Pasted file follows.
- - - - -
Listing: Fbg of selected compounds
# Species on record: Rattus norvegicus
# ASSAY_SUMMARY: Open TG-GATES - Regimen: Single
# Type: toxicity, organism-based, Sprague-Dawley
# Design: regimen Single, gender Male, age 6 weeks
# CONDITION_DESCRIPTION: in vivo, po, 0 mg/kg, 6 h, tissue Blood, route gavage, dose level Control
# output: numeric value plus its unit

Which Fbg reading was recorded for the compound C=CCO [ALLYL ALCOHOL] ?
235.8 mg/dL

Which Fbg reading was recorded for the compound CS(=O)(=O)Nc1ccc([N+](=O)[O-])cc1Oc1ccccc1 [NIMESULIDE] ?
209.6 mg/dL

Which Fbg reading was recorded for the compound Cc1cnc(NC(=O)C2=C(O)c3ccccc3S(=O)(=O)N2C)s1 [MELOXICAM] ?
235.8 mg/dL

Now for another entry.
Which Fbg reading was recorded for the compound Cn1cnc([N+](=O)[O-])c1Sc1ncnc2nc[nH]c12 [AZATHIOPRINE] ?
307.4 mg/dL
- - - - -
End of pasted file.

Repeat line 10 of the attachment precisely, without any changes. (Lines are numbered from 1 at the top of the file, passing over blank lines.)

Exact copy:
Which Fbg reading was recorded for the compound CS(=O)(=O)Nc1ccc([N+](=O)[O-])cc1Oc1ccccc1 [NIMESULIDE] ?